A Spoke Poke

After seeing my workbench, Mark V said

You need a Spoke Poke.

A spoke poke is an indispensable tool found at better bike shops. It’s a spoke bent into a tool shape with a sharpened tip. This one time, a spoke poke was used to retrieve a broken piece of carbon out of a carbon wheel. That’s just one of its many uses.


Spoke poke with protective tip

Lapierre Xelius 400: Race, Fondo, Charity


White Kit

Nothing says ride me in a punishing Pacific Northwest rainstorm like white rims, bar tape, and saddle. I took the Lapierre Xelius 400 out for a quick ride in the rain today before the Seahawks played Chicago. This post is an initial review.

Stiff and Compliant?

Like all mid-to-high end carbon bikes yes the bike is stiff and compliant. It also flexes. Lapierre makes Grand Fondo style bikes. That means a bike that performs for a clientele who ride fondos and charity events. It’s built to race, but also comfortable on long rides. The first Lapierre I wrote about did this, as does the Roubaix, the Museeuw I ride, and more. Flex in this context is not bad. It’s a characteristic and does not mean mushy like a noodle or unstable and whippy.

An example of the flex I noticed, is when pedaling, the rear brake cable moved with my body. The bike was transmitting my pedaling motion up into the bars. That’s a bike you don’t describe as “wooden,” but lively and active.

Expect to feel the road with this Xelius. All of it.

lapierre_xelius_400 4.jpg

At home on the path, races, tours, and events.

You’ve Got Personality

If bikes have a personality, this one is anxious and busy. One ridden by a cyclist that talks nonstop on a ride, promises to keep it together, and then drops the group at the next rise in elevation. The bike is distinctively different then others I’ve ridden. It’s French and wants to go fast. When it does, take care with it in the corners, on rough road, and descents. You can win a Livestrong ride with the Xelius, as long as you stay in control.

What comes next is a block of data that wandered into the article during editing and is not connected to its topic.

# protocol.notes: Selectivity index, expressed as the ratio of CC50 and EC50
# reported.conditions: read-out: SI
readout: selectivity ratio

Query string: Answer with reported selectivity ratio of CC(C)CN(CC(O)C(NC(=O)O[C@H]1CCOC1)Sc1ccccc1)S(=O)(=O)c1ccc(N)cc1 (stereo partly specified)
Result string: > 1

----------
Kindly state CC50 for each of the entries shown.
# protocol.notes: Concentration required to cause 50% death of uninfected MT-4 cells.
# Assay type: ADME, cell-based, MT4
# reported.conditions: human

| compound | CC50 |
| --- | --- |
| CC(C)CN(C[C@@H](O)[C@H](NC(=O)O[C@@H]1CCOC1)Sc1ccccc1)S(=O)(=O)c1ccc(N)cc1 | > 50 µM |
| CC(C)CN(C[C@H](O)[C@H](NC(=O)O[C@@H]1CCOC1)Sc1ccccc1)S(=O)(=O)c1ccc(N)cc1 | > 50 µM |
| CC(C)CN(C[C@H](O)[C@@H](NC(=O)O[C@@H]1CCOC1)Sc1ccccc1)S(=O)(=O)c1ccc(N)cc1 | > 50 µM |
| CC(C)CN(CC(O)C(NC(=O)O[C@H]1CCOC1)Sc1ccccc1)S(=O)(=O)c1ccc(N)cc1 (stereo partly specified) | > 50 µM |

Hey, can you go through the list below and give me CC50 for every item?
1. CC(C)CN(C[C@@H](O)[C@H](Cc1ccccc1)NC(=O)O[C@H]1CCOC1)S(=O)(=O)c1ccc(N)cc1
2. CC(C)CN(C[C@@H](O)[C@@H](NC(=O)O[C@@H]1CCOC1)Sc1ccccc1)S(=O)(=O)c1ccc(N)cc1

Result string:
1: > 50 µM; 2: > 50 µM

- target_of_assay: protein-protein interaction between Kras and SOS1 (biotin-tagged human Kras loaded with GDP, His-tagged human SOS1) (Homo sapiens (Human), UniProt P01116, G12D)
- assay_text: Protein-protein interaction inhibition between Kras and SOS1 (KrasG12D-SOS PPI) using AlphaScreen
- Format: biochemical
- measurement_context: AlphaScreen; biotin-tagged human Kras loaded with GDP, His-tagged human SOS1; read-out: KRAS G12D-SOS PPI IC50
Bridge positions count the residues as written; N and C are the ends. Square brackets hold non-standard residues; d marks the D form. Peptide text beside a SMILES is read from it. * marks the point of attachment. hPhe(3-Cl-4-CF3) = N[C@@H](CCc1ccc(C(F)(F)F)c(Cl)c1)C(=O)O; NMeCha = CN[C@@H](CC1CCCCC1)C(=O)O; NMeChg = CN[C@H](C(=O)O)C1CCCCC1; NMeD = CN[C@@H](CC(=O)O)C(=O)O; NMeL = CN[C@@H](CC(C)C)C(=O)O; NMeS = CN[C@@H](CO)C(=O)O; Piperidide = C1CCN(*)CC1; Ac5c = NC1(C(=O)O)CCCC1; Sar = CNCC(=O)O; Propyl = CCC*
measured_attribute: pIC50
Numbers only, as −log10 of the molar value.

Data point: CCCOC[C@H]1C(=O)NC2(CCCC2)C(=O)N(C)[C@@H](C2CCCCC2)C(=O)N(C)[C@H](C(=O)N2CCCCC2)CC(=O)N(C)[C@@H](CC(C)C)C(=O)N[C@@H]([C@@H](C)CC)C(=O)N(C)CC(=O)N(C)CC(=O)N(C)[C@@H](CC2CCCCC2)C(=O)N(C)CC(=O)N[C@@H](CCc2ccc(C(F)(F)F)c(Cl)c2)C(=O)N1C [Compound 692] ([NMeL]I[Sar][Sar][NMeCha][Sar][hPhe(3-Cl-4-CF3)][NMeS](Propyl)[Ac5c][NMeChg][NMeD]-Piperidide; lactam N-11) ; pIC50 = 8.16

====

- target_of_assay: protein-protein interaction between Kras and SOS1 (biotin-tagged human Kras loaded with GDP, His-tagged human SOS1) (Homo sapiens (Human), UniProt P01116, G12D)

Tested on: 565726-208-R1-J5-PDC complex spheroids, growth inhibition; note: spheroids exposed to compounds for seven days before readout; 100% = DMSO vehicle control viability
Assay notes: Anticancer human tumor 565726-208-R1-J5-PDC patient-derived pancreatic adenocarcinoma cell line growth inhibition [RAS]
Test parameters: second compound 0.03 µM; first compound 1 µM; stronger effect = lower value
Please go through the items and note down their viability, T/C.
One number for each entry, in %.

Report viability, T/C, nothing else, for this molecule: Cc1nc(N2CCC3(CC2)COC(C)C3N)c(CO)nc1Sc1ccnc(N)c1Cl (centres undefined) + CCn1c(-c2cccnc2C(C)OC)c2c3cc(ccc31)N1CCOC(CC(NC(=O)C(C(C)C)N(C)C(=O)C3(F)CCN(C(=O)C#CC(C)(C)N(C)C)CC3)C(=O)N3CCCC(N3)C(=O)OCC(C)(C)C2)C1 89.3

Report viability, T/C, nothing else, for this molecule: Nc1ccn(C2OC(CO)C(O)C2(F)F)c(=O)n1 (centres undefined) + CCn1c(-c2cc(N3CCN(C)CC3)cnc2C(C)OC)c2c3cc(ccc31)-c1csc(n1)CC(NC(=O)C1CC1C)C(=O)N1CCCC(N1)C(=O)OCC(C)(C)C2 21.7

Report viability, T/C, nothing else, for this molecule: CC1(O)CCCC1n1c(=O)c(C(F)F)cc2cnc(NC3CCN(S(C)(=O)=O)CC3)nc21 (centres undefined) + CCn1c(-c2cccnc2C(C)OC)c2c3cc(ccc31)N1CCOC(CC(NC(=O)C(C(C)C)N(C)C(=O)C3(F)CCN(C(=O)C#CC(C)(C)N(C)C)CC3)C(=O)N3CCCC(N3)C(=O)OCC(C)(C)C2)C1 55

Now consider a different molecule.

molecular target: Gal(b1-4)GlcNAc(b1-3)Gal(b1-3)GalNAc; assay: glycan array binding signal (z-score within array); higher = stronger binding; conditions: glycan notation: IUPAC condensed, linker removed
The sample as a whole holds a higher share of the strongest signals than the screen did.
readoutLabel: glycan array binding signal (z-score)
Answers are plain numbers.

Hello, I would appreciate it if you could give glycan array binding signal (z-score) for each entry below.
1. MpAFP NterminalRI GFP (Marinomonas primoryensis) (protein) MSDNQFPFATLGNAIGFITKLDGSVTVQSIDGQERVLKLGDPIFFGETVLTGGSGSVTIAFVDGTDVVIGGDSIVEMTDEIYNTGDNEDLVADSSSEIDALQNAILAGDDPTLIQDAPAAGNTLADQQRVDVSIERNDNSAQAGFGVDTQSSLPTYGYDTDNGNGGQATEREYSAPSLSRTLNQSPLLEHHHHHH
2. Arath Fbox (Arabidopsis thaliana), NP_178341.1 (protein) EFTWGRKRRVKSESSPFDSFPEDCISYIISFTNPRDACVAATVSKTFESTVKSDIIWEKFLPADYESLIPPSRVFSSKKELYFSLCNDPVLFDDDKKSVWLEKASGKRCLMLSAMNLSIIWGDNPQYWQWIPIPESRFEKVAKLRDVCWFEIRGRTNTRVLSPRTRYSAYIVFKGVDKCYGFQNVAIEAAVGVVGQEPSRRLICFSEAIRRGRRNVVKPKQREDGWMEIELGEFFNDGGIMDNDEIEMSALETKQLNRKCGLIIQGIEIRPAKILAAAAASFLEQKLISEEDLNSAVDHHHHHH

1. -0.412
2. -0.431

lapierre_xelius_400 2.jpg

Attractive paint and graphics with curious touches like a thumbprint on the top tube and a chicken on the chainstay.

Red Bull Minidrome

Photos from the Red Bull Minidrome in London’s East End.

The purpose built track has been engineered in Germany by Velotrack, the team that built the velodromes for the Atlanta Olympics and the Delhi Commonwealth Games. The Red Bull Mini Drome track will maintain race-worthy dimensions in the smallest possible size to enable a single pursuit. Red Bull Mini Drome will challenge both body and mind as riders will need to navigate themselves around a unique, and technically challenging, course reaching speeds of up to 80 km/h.

In other words: start, pedal as hard and fast as you can, before the whistle blows to stop. Don’t look down, up, or back. Just ahead so you don’t fly off that first bank.


Race photo uploaded by TokyoFixedGear.com, Munich photo from Red Bull | more photos from the Bike Hugger Photostream.

How to Pack a Bike in a Box

I pack and ship bikes a few times a year at Hugga HQ. The bikes are going back after a review or I sold them on eBay or direct. I took a couple photos with my iPhone during the last pack on Friday. As our readers know, I pack my travel bike in a case like a demonstration project of spatial relationships.

The technique for a bike box is to pack it like the factory does. Save the packing from the last bike received or use pipe insulation, construction paper, and thick cable ties.

Cable Tied

pack_a_bike 1.jpg

Packed like a pro.

  • Bars removed and turned into the fork, wrapped in a plastic bag.
  • Thick cable ties hold it together.
  • Front wheel tied to frame – foam protects tubes.
  • Fork drop-out protector.
  • Axle protectors go into the front wheel and on both sides of the rear stays.
  • Shift chain to big ring and then release the tension on the cables.
  • Turn stem inward.
  • Packed in box retrieved from a bike shop.

Construction Paper on Cranks

pack_a_bike 2.jpg

Protects the finish on the crank.


The workbench gets cleaned up periodically, but mostly looks like this.


Gear comes and goes. Cassettes swapped, flats fixed, and mudflaps put on fenders.

What’s your bench got on it?

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